Read more ›
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7 of 7 people found the following review helpful By Rupesh Verma on December 14, 2004
Format: Paperback Verified Purchase
If you are familiar with OOP/C++/Java and want to pick up main C# concepts in a hurry, get this book. Although I did read Tom Archer's "Inside C#" before this one, and some tutorials on the net, I think this book deserves to be the first C# book for a beginner or an intermediate programmer. It has a decent aggregation & coherent explanantions of all the major C# topics and uses Visual Studio.NET IDE in its examples (which I think is really important for a C# book). One minor drawback is that some important topics(like Web Services and .NET Remoting) are given just a cursory treatment. But I guess, such vast topics merit devoted books just for those. Beware however, I came across 2 critical bugs - Ch 12, first page it says method signature is composed of method name,return type and parameter list (actually its just the parameter list and method name) and on page 794, chapter on ADO.NET it says to use Fill method on DataSet object to synchronize changes made to the DataSet with Database(in reality you should use Update method). It even gives an introduction to ASP.NET and ADO.NET but you have to look for other sources to learn those technologies well.

Overall, its a good book to invest your money and time in.
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10 of 11 people found the following review helpful By Kevin Jones on September 19, 2002
Format: Paperback
This is by far the best book on C# I've seen. I'm an intermediate programmer experienced with C++ and Java. I found the style of the book easy to follow. One of the things I really liked was that the book acts as both a guide and a reference to supplement the Microsoft Online reference material.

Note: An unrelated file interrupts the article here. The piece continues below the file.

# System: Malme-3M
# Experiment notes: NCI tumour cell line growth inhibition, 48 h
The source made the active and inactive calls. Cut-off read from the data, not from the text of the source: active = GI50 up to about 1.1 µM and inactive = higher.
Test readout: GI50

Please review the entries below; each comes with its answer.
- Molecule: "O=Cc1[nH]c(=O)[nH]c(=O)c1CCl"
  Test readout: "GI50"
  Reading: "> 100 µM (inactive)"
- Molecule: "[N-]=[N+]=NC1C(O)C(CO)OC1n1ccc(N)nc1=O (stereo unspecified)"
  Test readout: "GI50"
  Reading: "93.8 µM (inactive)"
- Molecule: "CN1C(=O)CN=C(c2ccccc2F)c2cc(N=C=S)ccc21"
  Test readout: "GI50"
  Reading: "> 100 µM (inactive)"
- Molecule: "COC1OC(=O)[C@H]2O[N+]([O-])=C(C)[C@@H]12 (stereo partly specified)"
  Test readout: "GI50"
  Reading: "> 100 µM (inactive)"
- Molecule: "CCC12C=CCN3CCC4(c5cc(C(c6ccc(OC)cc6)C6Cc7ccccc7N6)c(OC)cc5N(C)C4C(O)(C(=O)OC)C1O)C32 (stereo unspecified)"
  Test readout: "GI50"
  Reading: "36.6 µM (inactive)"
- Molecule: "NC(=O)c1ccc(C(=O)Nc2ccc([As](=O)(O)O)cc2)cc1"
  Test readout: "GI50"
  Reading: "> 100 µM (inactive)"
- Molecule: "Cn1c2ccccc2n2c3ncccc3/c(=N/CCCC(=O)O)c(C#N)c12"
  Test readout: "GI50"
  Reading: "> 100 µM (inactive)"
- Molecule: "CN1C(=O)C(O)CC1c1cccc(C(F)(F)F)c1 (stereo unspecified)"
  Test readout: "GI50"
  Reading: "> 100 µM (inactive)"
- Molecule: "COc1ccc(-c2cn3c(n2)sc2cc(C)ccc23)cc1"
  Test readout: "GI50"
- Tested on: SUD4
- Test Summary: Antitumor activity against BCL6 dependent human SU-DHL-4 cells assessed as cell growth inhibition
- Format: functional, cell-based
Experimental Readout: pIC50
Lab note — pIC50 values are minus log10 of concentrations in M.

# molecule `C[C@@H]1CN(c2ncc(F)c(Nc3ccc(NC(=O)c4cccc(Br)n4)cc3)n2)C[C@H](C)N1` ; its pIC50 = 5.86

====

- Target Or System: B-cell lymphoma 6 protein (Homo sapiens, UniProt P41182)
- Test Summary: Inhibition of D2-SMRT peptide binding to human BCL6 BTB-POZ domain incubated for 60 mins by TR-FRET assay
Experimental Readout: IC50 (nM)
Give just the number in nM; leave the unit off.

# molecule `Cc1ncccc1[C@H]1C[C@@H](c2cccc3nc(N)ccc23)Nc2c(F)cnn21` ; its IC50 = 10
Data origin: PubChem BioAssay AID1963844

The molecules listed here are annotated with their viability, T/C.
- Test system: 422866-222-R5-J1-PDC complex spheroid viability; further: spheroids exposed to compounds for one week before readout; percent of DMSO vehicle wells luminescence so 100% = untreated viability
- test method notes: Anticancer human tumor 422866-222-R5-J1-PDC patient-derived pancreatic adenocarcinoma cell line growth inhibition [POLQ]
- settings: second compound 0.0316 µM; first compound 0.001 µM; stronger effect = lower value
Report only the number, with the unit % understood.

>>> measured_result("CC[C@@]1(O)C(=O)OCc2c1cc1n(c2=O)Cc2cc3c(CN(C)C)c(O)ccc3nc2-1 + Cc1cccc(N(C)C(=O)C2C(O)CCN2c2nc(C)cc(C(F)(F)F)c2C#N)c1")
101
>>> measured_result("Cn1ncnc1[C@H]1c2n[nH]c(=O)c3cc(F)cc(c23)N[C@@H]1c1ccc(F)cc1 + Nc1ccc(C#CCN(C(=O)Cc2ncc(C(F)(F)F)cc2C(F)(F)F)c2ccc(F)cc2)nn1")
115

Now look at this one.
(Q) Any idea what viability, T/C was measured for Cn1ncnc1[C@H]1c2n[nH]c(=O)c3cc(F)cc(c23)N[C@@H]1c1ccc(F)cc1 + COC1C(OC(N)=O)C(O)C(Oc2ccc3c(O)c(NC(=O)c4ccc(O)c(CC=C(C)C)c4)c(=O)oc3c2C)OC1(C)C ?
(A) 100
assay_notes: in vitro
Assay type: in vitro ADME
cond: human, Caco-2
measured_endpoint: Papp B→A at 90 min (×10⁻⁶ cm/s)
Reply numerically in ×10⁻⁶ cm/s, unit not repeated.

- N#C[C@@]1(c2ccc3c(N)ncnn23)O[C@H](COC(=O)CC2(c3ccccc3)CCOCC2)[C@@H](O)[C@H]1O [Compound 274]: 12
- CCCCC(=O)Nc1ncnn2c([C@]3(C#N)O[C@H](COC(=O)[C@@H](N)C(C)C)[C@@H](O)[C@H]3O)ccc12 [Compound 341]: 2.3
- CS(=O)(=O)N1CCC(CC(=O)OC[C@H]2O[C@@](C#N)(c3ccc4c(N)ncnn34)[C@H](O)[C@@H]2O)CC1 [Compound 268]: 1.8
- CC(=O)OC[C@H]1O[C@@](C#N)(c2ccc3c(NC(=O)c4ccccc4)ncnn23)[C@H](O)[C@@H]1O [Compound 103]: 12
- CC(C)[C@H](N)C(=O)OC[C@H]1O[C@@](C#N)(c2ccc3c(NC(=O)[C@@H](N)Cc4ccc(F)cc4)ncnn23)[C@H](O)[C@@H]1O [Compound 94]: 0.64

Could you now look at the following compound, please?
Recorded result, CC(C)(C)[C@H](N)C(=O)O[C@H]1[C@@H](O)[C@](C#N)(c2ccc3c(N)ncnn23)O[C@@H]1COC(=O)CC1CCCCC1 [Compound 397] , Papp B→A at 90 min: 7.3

Part 1 of the book covers the details of the C# language, such as using variables and objects, baic C# programs, and compiling and running programs.
Part 2 goes into the advanced aspects of C# and .NET, like thread programming, assemblies, security, remoting, and so on.
Part 3 dives into .NET programming, such as ASP.NET, ADO.NET, Windows application programming, and building web services.
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5 of 5 people found the following review helpful By Christopher Tambos on November 17, 2003
Format: Paperback
I read these reviews to decide on my books, but I also spend time reading each book a bit in the book store before my purchases. As a manager of c# programmers that had little OO exprience I thought this book was excellent. The OO chapter did an excellent job explaining the concepts. The Interface chapter made this topic simple while my other books just confused me. The examples are a bit simple but they teach the concepts very well and there are more complex topics as you progress. I thought this was an excellent beginner and intermediate book, and believe me I am very particular, I spend a lot of time selecting books.